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Writing

How to Find Writing Inspiration: 9 Ways to Get Inspired

Written by MasterClass

Last updated: Nov 8, 2020 • 4 min read

From fiction writing to blogging, writer's block can strike any kind of writer at any time. According to award-winning and bestselling writer Neil Gaiman, writer’s block is combatable: “People love to talk about writer’s block because it sounds fancy. It sounds like a real thing … like something that you can do nothing about. And that, of course, isn’t true.”

When you’re having a hard time finding the inspiration to write, it’s easy to say you have writer’s block and should just stop trying. But inspiration isn’t something that is going to strike you without any effort on your part—so rather than giving up, you need to focus your energy on finding new sources of inspiration.

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9 Creative Ways to Find Writing Inspiration

If you’re feeling stuck in the writing process—whether you’re writing a blog post, a short story, or your first book—try a couple of these tips to get those creative juices flowing again.

  1. Read: Great writing is the first place to look to find interesting ideas, lifelike characters, impressive plots, and beautiful prose. The next time you’re feeling uninspired, pick up a novel by Ernest Hemingway or Stephen King and keep track of where your thoughts go as you read. Are you intrigued by a specific character’s backstory? Do you wonder what another character is thinking? These are great jumping-off points for a story or novel of your own. Other forms of writing, like nonfiction books, blogs, magazines, and newspapers, are all great places to spark a creative idea.
  2. Listen to music: Music is a form of storytelling, and it can conjure images in your mind in the same way that reading can. The next time you’re feeling stuck, try turning on a swelling ballad or a heavy metal song and see where your thoughts go.
  3. Look at art: Paintings, sculptures, and other pieces of fine art can also help with finding inspiration. Browse the Internet, a book, or a museum until you find a piece of art that really strikes you and then ask yourself: What about this artwork is compelling to me? How can I take that and use it in my own writing?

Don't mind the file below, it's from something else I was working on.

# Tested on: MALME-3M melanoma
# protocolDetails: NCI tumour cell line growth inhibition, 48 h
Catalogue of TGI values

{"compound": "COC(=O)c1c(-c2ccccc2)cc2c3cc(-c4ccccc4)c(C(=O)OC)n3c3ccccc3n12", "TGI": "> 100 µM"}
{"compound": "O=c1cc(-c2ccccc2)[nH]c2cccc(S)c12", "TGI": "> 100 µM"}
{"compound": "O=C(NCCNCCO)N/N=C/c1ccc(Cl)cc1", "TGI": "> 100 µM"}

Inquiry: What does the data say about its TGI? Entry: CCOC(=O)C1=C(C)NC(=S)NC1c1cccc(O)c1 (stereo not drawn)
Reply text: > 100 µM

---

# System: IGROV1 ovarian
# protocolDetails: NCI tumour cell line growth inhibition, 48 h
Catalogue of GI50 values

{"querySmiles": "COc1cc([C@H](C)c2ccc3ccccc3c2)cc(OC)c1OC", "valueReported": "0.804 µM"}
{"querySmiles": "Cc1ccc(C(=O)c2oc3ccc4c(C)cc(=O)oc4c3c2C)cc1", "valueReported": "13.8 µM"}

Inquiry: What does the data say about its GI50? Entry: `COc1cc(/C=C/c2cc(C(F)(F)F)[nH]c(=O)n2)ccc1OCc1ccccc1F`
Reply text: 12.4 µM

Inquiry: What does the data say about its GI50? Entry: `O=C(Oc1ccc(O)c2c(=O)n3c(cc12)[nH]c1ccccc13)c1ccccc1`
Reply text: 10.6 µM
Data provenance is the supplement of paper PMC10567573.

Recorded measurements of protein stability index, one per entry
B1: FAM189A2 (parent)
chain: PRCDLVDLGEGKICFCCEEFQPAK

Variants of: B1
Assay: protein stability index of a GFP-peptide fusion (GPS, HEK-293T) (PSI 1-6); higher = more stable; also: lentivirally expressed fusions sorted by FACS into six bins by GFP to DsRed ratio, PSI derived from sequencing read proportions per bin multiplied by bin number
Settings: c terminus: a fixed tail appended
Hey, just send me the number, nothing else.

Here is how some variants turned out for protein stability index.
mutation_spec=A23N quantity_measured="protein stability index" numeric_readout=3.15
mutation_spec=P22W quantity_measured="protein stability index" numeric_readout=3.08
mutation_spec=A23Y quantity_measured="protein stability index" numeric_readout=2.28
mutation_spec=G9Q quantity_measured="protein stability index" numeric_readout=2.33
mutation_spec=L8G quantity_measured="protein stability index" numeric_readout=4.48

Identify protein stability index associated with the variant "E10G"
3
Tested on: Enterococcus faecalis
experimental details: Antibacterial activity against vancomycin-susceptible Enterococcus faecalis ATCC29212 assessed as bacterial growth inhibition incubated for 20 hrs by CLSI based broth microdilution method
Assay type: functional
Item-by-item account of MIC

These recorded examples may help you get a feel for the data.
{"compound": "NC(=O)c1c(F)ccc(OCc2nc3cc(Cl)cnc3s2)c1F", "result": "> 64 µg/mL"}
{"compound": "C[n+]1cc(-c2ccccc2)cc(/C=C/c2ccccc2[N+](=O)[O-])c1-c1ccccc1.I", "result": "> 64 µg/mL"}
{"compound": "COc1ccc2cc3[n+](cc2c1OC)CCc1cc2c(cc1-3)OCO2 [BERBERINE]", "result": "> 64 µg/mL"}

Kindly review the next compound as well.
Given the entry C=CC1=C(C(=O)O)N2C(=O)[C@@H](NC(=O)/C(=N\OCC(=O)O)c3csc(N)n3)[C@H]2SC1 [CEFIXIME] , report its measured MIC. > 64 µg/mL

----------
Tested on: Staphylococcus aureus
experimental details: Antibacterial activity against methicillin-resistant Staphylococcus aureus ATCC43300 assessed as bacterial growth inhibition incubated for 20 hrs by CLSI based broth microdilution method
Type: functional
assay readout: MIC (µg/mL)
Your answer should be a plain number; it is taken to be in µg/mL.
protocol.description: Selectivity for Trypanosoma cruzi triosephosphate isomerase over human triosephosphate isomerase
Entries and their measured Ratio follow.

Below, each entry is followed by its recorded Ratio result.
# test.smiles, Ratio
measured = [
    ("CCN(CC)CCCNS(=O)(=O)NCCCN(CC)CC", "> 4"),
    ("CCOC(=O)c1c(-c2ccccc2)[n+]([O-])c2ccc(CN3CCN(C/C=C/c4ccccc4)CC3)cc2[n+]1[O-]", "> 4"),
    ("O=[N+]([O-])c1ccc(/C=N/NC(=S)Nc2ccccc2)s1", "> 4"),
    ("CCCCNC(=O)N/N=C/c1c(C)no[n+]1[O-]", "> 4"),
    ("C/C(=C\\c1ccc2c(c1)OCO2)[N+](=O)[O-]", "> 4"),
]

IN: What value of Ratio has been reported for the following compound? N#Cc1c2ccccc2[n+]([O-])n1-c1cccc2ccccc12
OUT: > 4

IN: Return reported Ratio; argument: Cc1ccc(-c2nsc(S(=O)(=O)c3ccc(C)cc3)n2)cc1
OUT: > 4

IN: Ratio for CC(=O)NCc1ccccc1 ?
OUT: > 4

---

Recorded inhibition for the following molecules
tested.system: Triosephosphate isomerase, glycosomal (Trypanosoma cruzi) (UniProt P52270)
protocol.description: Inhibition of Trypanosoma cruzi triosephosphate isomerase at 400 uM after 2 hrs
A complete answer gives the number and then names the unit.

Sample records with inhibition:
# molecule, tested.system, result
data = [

4. Watch TV and movies: Television shows and movies are works of creative writing, and they are a great place to be exposed to different writing styles. If you’re in a writing rut, try watching an episode of Mad Men or a Charlie Kaufman film to see what great writing can do.
  5. Go people-watching: People-watching is a great way for aspiring writers to come up with new ideas (and it has the added bonus of giving you a change of scenery and can help shift your state of mind!). By people-watching, you can draw some inspiration for characters or you may see a scenario play out on the street that you want to incorporate in your book.
  6. Freewriting: Freewriting is a valuable writing exercise that helps your brain tap into memories or ideas you wouldn’t normally have thought of, and forces you to put something down on the page without worrying about whether or not it’s good. Sometimes, just putting your pen to the paper or your fingers to the keyboard gives you enough momentum to keep writing.
  7. Use writing prompts: Sometimes all you need is a little nudge in a specific direction. That’s where prewritten writing prompts come in: quick and simple story ideas that are designed to give you a little jumpstart. They can be simple—“What if a package arrives on someone’s doorstep addressed to their dead mother?”—or more complex—“Imagine a world in which water is so scarce that robots are the only beings that can survive.” The idea is that you can use prompts like these for anything from completing a quick writing exercise to a jumping-off point for your second book.
  8. Participate in a writing group: Being around creative people is a great way to get inspiration for your writing and even become a better writer, especially because they can bounce ideas off of you that you may never have thought of. Writing groups can also serve as a good motivator because you will feel accountable to the group and will want to keep writing so that you don’t show up to a meeting without any new writing to share.
  9. Take a break: If you’ve tried absolutely everything day in and day out, and you just can’t seem to find the right inspiration, then maybe it’s time to take a quick break. Go do something else—go on a walk for some fresh air, try baking something in the kitchen, or run some errands—and then come back to your writing in the evening or early the next day. Often, a little time spent away from your writing project can be just the trick to come back to it with fresh eyes.

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